Objective: To compare the effectiveness of two intensive training-programmes from a professional and parent perspective. To describe and compare the type of expectations of the two intensive training programmes with the self-reported individualized goals.
Design: Quasi-experimental with two groups.
Setting and intervention: Traditional health care and conductive education. PATIENTS AND THEIR PARENTS: Fifty-four children with cerebral palsy, 3-16 years old.
Methods: Data included a self-reported individualized goal measure (SRIGM), before and after the ITP. Individualized goals were classified according to the International Classification of Functioning (ICF). Clinical measures (CM) included repeated measures with Gross Motor Function Measure (GMFM) and Pediatric Evaluation of Disability Inventory-Functional Skills (PEDI-FS).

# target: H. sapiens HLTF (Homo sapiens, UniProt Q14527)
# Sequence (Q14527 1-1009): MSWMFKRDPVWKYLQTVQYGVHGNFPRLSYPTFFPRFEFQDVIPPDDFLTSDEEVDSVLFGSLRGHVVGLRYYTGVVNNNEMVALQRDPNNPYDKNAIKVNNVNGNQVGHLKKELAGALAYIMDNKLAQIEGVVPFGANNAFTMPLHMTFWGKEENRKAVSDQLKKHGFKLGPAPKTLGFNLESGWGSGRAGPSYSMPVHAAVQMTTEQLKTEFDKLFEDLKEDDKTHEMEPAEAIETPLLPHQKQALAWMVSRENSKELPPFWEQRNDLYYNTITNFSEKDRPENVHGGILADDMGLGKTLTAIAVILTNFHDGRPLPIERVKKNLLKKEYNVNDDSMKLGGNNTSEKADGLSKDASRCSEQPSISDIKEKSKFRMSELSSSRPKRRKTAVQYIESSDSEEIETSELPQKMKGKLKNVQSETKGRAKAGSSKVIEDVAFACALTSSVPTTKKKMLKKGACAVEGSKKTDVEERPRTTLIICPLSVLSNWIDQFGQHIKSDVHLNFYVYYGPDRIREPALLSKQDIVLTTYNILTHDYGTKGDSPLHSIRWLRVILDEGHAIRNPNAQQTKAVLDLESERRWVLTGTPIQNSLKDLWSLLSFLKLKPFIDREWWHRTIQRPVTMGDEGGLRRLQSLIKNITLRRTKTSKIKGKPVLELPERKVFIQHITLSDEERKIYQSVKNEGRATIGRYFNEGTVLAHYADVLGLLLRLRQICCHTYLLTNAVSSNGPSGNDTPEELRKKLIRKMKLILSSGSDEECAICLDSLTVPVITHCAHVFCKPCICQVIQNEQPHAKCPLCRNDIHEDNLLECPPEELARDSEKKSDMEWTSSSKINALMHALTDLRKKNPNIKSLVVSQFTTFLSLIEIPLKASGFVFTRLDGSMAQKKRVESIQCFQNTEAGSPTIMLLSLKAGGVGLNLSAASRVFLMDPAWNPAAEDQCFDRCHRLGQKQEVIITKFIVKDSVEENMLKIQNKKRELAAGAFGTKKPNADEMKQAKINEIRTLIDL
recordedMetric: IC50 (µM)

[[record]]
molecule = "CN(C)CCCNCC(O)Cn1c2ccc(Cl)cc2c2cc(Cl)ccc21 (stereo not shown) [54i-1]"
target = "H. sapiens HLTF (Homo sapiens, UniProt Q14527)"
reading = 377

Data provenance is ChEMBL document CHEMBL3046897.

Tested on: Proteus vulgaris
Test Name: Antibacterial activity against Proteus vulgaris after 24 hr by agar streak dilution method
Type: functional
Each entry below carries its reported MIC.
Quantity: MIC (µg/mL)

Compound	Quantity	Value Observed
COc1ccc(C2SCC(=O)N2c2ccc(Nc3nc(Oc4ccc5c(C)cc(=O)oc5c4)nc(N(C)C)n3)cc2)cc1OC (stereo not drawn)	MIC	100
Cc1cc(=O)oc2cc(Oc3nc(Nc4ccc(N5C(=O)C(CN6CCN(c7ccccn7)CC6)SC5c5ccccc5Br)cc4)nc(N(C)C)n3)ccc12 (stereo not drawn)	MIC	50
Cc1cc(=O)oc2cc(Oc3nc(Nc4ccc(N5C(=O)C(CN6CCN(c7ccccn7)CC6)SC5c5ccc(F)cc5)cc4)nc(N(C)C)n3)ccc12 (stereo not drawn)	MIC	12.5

Results: Twenty-eight parents out of 54 perceived a clinically significant improvement on the SRIGM with no significant difference between the training programmes. Most individualized goals were formulated in the domain of Mobility (115 out of 248) and Neuromusculoskeletal and movement-related functions (64 out of 248 goals) of ICF in both training programmes. There was no difference in the proportion of improvement measured with SRIGM compared to the CM, if an improvement in any dimension in GMFM or domain in PEDI FS was counted.
Conclusion: There were no major differences in outcome and expectations between the training programmes. Parents' expectations were mainly directed towards improvement in prerequisites of motor function and mobility skills. The SRIGM confirmed the outcome on the CM.